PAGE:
Westerners may not know that the Japanese themselves are not particularly familiar with their own traditional music. This is because the American creators of the Marshall Plan after World War II considered it, like martial arts, to be too nationalistic, and substituted recorders, piano and what we call the ‘five-line score’ in their education plan for the country. It wasn’t until 2002 that the Ministry of Education allowed Japanese instruments to be taught in elementary school, and we traditional musicians hope that this will produce more lovers of Japanese music, and more performers.

5. Do contemporary composers write for the shakuhachi?

Yes, it has been really fun to start playing pieces composed for it with western instruments. Tufts University, where I teach, has a flourishing composition program, and I’ve played premieres of three composers in the last month. Of course, some things work better than others, but that’s a subject for another time. I’m working now with John MacDonald of Tufts University on a CD of  pieces he’s written for me, which includes solos as well as a duet for two shakuhachis, shakuhachi and contralto and shakuhachi and piano.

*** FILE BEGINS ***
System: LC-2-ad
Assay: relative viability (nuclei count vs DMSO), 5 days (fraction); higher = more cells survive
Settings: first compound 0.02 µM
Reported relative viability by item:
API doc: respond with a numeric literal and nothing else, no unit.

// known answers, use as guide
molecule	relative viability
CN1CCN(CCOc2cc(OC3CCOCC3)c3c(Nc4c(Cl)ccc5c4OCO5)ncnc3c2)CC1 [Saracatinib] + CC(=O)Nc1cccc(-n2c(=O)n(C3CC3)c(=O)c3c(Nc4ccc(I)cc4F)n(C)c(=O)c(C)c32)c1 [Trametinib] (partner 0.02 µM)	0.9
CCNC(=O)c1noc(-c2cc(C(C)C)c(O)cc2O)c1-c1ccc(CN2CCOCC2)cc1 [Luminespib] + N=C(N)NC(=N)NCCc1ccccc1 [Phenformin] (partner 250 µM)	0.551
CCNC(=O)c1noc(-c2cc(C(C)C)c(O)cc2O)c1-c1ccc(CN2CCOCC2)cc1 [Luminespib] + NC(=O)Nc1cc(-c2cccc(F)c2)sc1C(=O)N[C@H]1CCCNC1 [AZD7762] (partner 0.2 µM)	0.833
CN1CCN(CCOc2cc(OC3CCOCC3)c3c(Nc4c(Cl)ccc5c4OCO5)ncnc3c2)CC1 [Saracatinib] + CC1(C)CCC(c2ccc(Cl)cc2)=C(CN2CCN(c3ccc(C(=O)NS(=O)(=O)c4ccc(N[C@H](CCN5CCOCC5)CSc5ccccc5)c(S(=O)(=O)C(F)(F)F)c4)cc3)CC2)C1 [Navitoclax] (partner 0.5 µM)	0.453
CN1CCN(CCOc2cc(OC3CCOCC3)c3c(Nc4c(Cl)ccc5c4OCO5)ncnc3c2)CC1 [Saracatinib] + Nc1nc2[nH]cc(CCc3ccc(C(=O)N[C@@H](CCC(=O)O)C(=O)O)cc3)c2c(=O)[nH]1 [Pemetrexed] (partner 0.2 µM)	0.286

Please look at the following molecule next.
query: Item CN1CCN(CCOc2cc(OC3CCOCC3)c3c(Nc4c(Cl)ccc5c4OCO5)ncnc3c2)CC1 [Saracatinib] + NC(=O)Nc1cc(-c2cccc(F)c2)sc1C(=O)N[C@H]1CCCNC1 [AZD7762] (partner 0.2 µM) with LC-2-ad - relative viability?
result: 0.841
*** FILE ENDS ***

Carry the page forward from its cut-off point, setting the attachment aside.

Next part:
6. Who are the notoble shakuhachi players who have inspired you?

My teacher, Living National Treasure Aoki Reibo, is my first influence and inspiration.

7. Can you explain a little about the tuning of the shakuhachi? Does the scale include microtones?

First of all, in the earliest solo music we don’t think in terms of scales at all (this is not that they don’t exist, just that we don’t play them or talk about them — in fact, the less talk the better in the teaching situation, as far as the Japanese teacher is concerned), nor is there some sort of ‘system’ of microtones. It would be more accurate to say that there are pitch centers with variations that are more flexible than is acceptable in western classical music. Ornamentations can include microtones, and there are quite a few notes with different fingerings which will produce a slightly different pitch. Different ways of articulating can produce a microtonal effect, as can the method of vibrato, depending on the note and how far the player dips his head. One school may also have a tradition of playing more flat or sharp than another.

First published in PAN, Journal of the British Flute Society, June, 2008. http://www.bfs.org.uk
 Pan, The Flute Magazine,